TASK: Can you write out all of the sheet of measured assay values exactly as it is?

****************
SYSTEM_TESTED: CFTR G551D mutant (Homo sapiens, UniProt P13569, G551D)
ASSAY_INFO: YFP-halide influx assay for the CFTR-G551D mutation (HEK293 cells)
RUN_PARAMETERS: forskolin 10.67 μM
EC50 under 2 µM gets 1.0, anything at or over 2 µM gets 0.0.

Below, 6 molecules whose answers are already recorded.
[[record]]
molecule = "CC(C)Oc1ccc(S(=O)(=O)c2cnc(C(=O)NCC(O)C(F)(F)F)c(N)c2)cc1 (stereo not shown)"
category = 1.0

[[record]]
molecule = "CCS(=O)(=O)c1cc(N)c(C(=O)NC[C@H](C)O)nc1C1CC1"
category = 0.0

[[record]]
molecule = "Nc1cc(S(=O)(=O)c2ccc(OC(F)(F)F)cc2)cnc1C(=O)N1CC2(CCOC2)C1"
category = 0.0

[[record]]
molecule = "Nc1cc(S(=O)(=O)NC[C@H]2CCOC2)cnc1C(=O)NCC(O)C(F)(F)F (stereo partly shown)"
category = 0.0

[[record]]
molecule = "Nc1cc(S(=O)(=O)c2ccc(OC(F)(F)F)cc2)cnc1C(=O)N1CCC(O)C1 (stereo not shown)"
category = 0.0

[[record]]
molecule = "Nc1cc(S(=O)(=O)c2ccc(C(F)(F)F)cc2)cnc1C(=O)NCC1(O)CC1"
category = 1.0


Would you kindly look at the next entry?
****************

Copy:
SYSTEM_TESTED: CFTR G551D mutant (Homo sapiens, UniProt P13569, G551D)
ASSAY_INFO: YFP-halide influx assay for the CFTR-G551D mutation (HEK293 cells)
RUN_PARAMETERS: forskolin 10.67 μM
EC50 under 2 µM gets 1.0, anything at or over 2 µM gets 0.0.

Below, 6 molecules whose answers are already recorded.
[[record]]
molecule = "CC(C)Oc1ccc(S(=O)(=O)c2cnc(C(=O)NCC(O)C(F)(F)F)c(N)c2)cc1 (stereo not shown)"
category = 1.0

[[record]]
molecule = "CCS(=O)(=O)c1cc(N)c(C(=O)NC[C@H](C)O)nc1C1CC1"
category = 0.0

[[record]]
molecule = "Nc1cc(S(=O)(=O)c2ccc(OC(F)(F)F)cc2)cnc1C(=O)N1CC2(CCOC2)C1"
category = 0.0

[[record]]
molecule = "Nc1cc(S(=O)(=O)NC[C@H]2CCOC2)cnc1C(=O)NCC(O)C(F)(F)F (stereo partly shown)"
category = 0.0

[[record]]
molecule = "Nc1cc(S(=O)(=O)c2ccc(OC(F)(F)F)cc2)cnc1C(=O)N1CCC(O)C1 (stereo not shown)"
category = 0.0

[[record]]
molecule = "Nc1cc(S(=O)(=O)c2ccc(C(F)(F)F)cc2)cnc1C(=O)NCC1(O)CC1"
category = 1.0


Would you kindly look at the next entry?